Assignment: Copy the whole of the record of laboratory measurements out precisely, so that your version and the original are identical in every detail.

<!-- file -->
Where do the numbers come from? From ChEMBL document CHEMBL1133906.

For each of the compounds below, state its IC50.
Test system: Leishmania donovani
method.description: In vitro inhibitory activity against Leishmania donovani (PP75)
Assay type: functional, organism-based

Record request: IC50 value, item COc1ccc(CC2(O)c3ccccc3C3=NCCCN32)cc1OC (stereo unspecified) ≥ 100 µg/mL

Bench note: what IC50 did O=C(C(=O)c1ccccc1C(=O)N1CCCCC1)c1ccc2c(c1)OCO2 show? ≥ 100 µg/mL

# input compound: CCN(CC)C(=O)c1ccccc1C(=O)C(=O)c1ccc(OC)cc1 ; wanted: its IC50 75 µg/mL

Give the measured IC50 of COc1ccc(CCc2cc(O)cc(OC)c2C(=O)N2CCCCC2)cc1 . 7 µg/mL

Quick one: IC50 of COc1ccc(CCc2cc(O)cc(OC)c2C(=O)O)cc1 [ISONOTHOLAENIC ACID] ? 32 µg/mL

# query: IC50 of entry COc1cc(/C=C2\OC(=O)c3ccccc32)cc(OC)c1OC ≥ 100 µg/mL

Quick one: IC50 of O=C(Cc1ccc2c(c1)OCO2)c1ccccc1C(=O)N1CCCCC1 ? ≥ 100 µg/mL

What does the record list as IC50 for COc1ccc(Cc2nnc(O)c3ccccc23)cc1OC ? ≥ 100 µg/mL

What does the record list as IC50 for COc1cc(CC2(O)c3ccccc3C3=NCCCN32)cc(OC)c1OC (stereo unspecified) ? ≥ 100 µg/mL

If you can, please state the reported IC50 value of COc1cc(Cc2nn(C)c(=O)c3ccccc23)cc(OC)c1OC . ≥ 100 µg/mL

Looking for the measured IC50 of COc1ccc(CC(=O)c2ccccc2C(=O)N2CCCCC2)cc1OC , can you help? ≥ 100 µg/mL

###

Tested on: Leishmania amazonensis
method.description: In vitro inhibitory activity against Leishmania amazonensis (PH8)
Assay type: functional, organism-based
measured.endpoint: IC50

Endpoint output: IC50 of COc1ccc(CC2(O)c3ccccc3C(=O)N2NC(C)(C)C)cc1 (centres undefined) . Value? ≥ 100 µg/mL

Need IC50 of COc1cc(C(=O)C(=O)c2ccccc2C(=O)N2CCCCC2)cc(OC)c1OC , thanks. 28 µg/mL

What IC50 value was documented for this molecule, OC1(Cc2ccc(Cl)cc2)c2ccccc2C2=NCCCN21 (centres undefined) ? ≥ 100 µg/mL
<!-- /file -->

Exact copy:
Where do the numbers come from? From ChEMBL document CHEMBL1133906.

For each of the compounds below, state its IC50.
Test system: Leishmania donovani
method.description: In vitro inhibitory activity against Leishmania donovani (PP75)
Assay type: functional, organism-based

Record request: IC50 value, item COc1ccc(CC2(O)c3ccccc3C3=NCCCN32)cc1OC (stereo unspecified) ≥ 100 µg/mL

Bench note: what IC50 did O=C(C(=O)c1ccccc1C(=O)N1CCCCC1)c1ccc2c(c1)OCO2 show? ≥ 100 µg/mL

# input compound: CCN(CC)C(=O)c1ccccc1C(=O)C(=O)c1ccc(OC)cc1 ; wanted: its IC50 75 µg/mL

Give the measured IC50 of COc1ccc(CCc2cc(O)cc(OC)c2C(=O)N2CCCCC2)cc1 . 7 µg/mL

Quick one: IC50 of COc1ccc(CCc2cc(O)cc(OC)c2C(=O)O)cc1 [ISONOTHOLAENIC ACID] ? 32 µg/mL

# query: IC50 of entry COc1cc(/C=C2\OC(=O)c3ccccc32)cc(OC)c1OC ≥ 100 µg/mL

Quick one: IC50 of O=C(Cc1ccc2c(c1)OCO2)c1ccccc1C(=O)N1CCCCC1 ? ≥ 100 µg/mL

What does the record list as IC50 for COc1ccc(Cc2nnc(O)c3ccccc23)cc1OC ? ≥ 100 µg/mL

What does the record list as IC50 for COc1cc(CC2(O)c3ccccc3C3=NCCCN32)cc(OC)c1OC (stereo unspecified) ? ≥ 100 µg/mL

If you can, please state the reported IC50 value of COc1cc(Cc2nn(C)c(=O)c3ccccc23)cc(OC)c1OC . ≥ 100 µg/mL

Looking for the measured IC50 of COc1ccc(CC(=O)c2ccccc2C(=O)N2CCCCC2)cc1OC , can you help? ≥ 100 µg/mL

###

Tested on: Leishmania amazonensis
method.description: In vitro inhibitory activity against Leishmania amazonensis (PH8)
Assay type: functional, organism-based
measured.endpoint: IC50

Endpoint output: IC50 of COc1ccc(CC2(O)c3ccccc3C(=O)N2NC(C)(C)C)cc1 (centres undefined) . Value? ≥ 100 µg/mL

Need IC50 of COc1cc(C(=O)C(=O)c2ccccc2C(=O)N2CCCCC2)cc(OC)c1OC , thanks. 28 µg/mL

What IC50 value was documented for this molecule, OC1(Cc2ccc(Cl)cc2)c2ccccc2C2=NCCCN21 (centres undefined) ? ≥ 100 µg/mL